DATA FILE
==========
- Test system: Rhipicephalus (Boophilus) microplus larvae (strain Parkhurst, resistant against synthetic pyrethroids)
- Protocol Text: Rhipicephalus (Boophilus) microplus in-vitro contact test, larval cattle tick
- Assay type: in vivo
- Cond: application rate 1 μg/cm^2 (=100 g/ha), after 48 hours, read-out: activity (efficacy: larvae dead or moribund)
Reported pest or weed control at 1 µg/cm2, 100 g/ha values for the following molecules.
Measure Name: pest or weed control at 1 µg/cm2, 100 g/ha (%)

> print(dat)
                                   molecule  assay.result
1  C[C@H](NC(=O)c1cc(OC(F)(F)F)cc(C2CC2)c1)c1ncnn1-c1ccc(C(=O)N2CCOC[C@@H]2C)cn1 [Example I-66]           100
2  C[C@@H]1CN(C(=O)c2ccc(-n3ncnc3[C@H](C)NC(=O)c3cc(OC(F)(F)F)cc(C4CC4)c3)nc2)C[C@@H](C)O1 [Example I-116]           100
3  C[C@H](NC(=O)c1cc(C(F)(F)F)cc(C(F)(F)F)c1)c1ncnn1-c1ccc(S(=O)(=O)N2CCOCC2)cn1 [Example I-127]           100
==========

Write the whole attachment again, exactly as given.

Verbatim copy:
- Test system: Rhipicephalus (Boophilus) microplus larvae (strain Parkhurst, resistant against synthetic pyrethroids)
- Protocol Text: Rhipicephalus (Boophilus) microplus in-vitro contact test, larval cattle tick
- Assay type: in vivo
- Cond: application rate 1 μg/cm^2 (=100 g/ha), after 48 hours, read-out: activity (efficacy: larvae dead or moribund)
Reported pest or weed control at 1 µg/cm2, 100 g/ha values for the following molecules.
Measure Name: pest or weed control at 1 µg/cm2, 100 g/ha (%)

> print(dat)
                                   molecule  assay.result
1  C[C@H](NC(=O)c1cc(OC(F)(F)F)cc(C2CC2)c1)c1ncnn1-c1ccc(C(=O)N2CCOC[C@@H]2C)cn1 [Example I-66]           100
2  C[C@@H]1CN(C(=O)c2ccc(-n3ncnc3[C@H](C)NC(=O)c3cc(OC(F)(F)F)cc(C4CC4)c3)nc2)C[C@@H](C)O1 [Example I-116]           100
3  C[C@H](NC(=O)c1cc(C(F)(F)F)cc(C(F)(F)F)c1)c1ncnn1-c1ccc(S(=O)(=O)N2CCOCC2)cn1 [Example I-127]           100